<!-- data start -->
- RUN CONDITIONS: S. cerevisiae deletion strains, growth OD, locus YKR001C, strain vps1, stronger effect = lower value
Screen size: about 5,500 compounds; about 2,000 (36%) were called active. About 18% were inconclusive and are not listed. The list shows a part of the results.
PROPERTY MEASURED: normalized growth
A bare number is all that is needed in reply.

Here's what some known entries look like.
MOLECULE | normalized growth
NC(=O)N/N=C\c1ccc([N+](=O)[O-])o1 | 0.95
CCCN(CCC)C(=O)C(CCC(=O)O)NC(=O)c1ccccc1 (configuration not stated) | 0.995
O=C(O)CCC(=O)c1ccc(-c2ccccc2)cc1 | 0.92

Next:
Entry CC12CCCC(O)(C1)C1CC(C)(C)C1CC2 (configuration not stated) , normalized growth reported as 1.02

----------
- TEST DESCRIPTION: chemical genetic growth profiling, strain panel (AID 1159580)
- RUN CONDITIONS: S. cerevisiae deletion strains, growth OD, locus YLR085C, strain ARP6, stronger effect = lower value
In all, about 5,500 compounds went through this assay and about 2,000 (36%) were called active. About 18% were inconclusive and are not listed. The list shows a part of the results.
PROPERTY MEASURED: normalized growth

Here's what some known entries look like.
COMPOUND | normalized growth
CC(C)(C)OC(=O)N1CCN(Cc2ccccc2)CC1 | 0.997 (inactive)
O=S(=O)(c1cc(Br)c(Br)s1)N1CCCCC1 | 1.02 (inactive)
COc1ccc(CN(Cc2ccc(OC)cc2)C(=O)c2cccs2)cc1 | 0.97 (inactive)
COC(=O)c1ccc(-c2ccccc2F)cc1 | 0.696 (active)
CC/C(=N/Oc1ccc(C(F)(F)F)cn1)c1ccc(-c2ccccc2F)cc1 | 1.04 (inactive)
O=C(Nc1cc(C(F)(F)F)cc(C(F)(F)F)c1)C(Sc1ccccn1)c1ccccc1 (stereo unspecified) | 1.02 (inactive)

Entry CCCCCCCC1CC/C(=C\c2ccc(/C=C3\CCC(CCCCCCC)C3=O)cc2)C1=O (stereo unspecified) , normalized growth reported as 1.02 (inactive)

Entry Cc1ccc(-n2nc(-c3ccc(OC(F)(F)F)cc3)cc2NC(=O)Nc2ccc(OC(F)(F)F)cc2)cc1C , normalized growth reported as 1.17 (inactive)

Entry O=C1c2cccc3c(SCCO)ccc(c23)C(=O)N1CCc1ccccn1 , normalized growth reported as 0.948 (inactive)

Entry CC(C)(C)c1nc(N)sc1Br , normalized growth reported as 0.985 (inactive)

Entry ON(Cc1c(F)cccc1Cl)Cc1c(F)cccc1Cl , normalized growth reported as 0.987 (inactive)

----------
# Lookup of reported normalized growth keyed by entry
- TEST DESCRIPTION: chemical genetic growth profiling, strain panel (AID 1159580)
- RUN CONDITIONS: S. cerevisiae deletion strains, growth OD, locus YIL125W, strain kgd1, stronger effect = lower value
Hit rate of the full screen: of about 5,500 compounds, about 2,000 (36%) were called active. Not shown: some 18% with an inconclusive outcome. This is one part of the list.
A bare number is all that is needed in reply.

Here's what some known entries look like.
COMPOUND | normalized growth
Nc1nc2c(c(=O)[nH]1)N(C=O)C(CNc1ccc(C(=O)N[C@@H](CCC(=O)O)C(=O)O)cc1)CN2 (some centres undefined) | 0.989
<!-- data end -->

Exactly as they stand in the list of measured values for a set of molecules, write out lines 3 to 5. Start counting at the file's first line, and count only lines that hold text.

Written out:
PROPERTY MEASURED: normalized growth
A bare number is all that is needed in reply.

Here's what some known entries look like.